Peterson Winery is located on Dry Creek Road just north of Healdsburg, in the famous Dry Creek Valley of Sonoma County, California. For those of you who aren’t familiar with the geography of Northern California, Healdsburg and the Dry Creek Valley are about 75 miles north of San Francisco, and 15 miles from the Pacific Ocean coastline.
Peterson Winery grew out of the vineyards that now supply it with grapes. That may seem unusual, but our background is not just in winemaking, but also in grape growing, or viticulture. For us, making great wine is about the grapes – where and how they were grown, what the weather conditions were, and how the vineyards were managed during the growing season.
Winemaker Jamie Peterson
I’ve been helping my father at the winery since I was 12, back to the days of labeling each bottle by hand (watch out for those mid-1990’s crooked labels…). I actually grew up in the vineyards and cellar. I worked two harvests here at the winery in 2000 and 2001, the 2001 harvests Down Under in Australia at Lowe Family Winery and then in New Zealand, at Ngatarawa Winery. With this solid base of experience, much to my excitement I was given the opportunity of taking over winemaking duties at Peterson Winery in June 2002, and I’ve been loving it ever since.
Overseeing the quality of the wine from when the grapes come in all the way through to the bottle is my main responsibility and priority. Since it’s a pretty small staff here this keeps me pretty busy, but when I’m not checking up on barrels or wrestling with the bottling equipment, you can often find me at one of the numerous tasting events we attend, whether it is for charity or for the love of wine.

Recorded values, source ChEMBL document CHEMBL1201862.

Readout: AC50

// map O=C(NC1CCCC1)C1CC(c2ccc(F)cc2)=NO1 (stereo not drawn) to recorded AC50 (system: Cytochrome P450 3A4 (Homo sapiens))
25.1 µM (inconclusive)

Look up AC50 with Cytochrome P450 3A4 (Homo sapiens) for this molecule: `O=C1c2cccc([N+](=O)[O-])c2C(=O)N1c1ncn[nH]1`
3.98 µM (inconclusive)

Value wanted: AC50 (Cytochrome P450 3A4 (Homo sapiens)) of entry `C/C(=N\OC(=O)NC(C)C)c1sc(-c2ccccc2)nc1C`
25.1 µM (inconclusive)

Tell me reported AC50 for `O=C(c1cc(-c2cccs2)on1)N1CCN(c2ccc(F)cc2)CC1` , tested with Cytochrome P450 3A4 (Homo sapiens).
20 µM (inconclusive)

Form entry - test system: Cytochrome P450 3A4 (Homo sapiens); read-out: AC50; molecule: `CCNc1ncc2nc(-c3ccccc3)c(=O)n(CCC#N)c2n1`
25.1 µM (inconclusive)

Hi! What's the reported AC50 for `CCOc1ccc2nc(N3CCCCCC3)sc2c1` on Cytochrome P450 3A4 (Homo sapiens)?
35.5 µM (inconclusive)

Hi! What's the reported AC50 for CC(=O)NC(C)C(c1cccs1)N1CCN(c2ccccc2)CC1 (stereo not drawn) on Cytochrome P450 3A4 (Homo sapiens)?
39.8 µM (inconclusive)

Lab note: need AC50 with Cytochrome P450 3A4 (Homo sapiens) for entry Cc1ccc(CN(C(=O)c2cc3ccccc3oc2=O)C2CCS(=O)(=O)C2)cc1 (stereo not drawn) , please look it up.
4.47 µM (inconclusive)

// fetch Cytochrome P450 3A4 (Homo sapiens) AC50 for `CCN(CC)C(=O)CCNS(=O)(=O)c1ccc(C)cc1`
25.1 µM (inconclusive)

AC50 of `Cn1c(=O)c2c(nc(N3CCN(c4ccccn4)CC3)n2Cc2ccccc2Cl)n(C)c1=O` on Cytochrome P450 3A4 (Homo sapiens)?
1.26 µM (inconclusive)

My winemaking philosophy follows that of my father- great wine is about place, and time/vintage, not about how much the winemaker can change a wine to suit a certain style. I continue a low tech/high touch approach here, with the only major changes from the methods of my father being sanitation practices (use of steam cleaning for water conservation, etc.) and an adoption of a “gravity-flow” handling of the fruit.
The grapes for Peterson wines are grown in small, traditionally farmed vineyards, primarily in the Dry Creek Valley. Though each vintage varies from year to year due to weather factors, the vineyard locations remain the same. And since all Peterson wines originate from the same small plantings, there is a true consistency of place that is reflected in our wines.
Making great wines is all about balance.
It starts in the vineyards, where we try to achieve a balance from bud break in the spring until the grapes are picked in the fall. Balancing the canopy, the crop load, the sun exposure, the hang time, and the hundred other details involved in managing a vineyard are what need to be considered to achieve balance.
Once the grapes are picked, it is then the winemaker’s responsibility to continue the balancing act in the cellar. All the variables that Mother Nature gave us during the growing season need to be considered because they affect the grapes and the approach to winemaking for that vintage. If you keep a good handle on the growing conditions of the season, you have fewer preconceived notions of what the wine should taste like because you’ve already been dealing with all the realities of that vintage.
At Peterson Winery we practice the philosophy of Zero Manipulation.
Our definition of Zero Manipulation is using the gentlest winemaking techniques possible to maximize flavors, aromatics and the original essence of the wine. The less you do in the course of a wine’s tenure in the cellar, the more of the grape’s and vineyard’s essence you’ll have to bottle.